|M. J. Mitchell1,C. Alewell2, G.E. Likens3 & H.R. Krouse4|
|1S.U.N.Y., College of Environmental Science and Forestry, Syracuse, New York 13210, USA.
2BITÖK, Universität Bayreuth, Dr.-Hans-Frisch-Str.1-3, 95440 Bayreuth, Germany
3Institute of Ecosystem Studies, Millbrook, New York 12545, USA
4The University of Calgary, Department of Physics and Astronomy, Calgary, Alberta, T2N 1N4, Canada
SULFUR DEPOSITION in the northeastern U.S. has been decreasing since the 1970s and there has been a concomitant decrease in the SO42- lost from drainage waters from forest catchments of this region. It has been established previously that the SO42- lost from drainage waters exceeds SO42- inputs in bulk precipitation, but the cause for this imbalance has not been resolved. The use of stable S isotopes and the availability of archived bulk precipitation and stream water samples at the Hubbard Brook Experimental Forest (HBEF) in New Hampshire provided a unique opportunity to evaluate potential sources and sinks of S by analyzing the long-term patterns (1966-1994) of the d34S values of SO42-. In bulk precipitation adjacent to the Ecosystem Laboratory and near Watershed 6 the d34S values were greater (mean: 4.5 and 4.2‰, respectively) and showed more variation (variance: 0.49 and 0.30) than stream samples from Watersheds 5 (W5) and 6 (W6) (mean: 3.2 and 3.7‰; variance : 0.09 and 0.08, respectively) (Table 1). These results are consistent with other studies in forest catchments that have combined results for mass balances with stable S isotopes. These results indicate that for those sites, including the HBEF, where atmospheric inputs are ~ 10 kg S ha-1 yr-1, most of the deposited SO42- cycles through the biomass before it is released to stream water. Results from W5, which had a whole-tree harvest in 1983-1984 showed that adsorption/desorption processes play an important role in regulating net SO42- retention for this watershed-ecosystem. Although the isotopic results suggest the importance of S mineralization, conclusive evidence that there is net mineralization has not yet been shown. However, S mass balances (Figure 1) and the isotopic results (Figure 2) are consistent with the mineralization of organic S being a major contributor to the SO42- in stream waters at the HBEF.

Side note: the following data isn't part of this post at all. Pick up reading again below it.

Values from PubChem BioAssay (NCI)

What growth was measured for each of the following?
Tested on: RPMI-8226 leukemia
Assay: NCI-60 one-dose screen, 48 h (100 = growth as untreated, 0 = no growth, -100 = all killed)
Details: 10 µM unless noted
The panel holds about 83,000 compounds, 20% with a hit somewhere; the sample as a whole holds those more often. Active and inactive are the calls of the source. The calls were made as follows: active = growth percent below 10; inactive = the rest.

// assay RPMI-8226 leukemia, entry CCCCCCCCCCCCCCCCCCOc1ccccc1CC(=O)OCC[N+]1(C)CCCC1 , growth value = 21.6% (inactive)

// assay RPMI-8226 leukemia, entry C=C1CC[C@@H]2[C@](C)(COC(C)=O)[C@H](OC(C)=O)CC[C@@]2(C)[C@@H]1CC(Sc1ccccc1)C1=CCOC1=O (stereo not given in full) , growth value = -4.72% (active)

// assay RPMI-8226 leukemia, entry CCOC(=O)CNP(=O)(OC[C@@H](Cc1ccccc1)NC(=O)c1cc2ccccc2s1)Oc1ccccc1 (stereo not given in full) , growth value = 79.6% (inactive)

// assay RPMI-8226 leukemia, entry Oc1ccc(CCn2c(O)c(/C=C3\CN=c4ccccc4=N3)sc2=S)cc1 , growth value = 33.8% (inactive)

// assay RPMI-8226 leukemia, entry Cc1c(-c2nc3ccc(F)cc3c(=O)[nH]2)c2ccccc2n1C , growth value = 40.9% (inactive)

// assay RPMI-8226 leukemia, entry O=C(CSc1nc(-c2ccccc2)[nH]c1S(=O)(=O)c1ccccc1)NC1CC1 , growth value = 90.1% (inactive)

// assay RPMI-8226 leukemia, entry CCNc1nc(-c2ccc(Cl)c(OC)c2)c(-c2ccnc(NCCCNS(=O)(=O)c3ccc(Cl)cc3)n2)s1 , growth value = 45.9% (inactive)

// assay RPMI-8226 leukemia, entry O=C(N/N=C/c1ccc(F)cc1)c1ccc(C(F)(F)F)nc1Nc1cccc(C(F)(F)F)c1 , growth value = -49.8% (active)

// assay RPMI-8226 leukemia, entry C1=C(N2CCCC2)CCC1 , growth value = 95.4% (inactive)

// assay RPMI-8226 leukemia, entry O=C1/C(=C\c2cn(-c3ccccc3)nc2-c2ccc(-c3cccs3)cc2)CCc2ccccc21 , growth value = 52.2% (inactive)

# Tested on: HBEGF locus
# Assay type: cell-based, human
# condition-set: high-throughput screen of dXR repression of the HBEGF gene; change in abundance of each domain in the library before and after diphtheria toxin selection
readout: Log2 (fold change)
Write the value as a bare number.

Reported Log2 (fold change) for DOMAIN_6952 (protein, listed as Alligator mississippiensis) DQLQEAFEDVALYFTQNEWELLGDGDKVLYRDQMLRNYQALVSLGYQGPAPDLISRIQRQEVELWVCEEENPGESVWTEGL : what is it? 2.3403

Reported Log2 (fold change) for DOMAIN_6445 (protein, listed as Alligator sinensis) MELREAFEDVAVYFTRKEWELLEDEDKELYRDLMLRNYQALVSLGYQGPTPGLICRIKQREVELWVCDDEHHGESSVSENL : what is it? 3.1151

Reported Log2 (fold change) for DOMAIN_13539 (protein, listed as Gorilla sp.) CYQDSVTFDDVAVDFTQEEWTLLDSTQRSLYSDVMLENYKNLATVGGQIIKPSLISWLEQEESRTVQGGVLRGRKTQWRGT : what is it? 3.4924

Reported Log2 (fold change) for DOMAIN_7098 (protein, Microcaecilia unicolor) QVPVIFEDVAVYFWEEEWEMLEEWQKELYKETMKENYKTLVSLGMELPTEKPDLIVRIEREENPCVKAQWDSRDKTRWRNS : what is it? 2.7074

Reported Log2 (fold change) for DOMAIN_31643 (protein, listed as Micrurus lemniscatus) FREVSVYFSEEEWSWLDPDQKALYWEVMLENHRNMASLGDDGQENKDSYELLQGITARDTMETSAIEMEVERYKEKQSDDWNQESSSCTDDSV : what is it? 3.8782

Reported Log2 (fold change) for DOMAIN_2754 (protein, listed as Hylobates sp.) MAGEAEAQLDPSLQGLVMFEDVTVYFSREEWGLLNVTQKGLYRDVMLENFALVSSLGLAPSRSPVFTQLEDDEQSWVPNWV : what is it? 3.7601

|Table 1a. Statistical values of the d34S values in bulk precipitation and stream water at the HBEF.|
Table 1b. Statistical values of the SO42- concentrations in bulk precipitation and stream water at the HBEF. Sample values were obtained by volume weighting weekly values of SO42- concentrations.
|Figure 1. Summary of inputs, pools and processes that affect d34S values of SO42- for an undistubed watershed at Hubbard Brook Experimental Forest from 1968 ythrough 1993. Units are d34S ‰||Figure 2. Summary of SO42- concentrations, fluxes (kg S ha-1 for 26 years) and pools (kg S ha-1) for an undisturbed watershed at Hubbard Brook Experimental Forest from 1968 through 1993|
Alewell, C., M. Mitchell, G. Likens and R. Krouse. 1999. Sources of stream sulfate at the Hubbard Brook Experimental Forest: long-term analysis using stable isotopes. Biogeochemistry 44: 281-299.
Mitchell, M.J., B. Mayer, S.W. Bailey, J.W. Hornbeck, C. Alewell, C.T. Driscoll and G.E. Likens. 2001. Use of stable isotope ratios for evaluating sulfur sources and losses at the Hubbard Brook Experimental Forest. Proceedings of Acid Rain 2000, Japan. Water, Air and Soil Pollution 130: 75-86.
Date Prepared: July 1998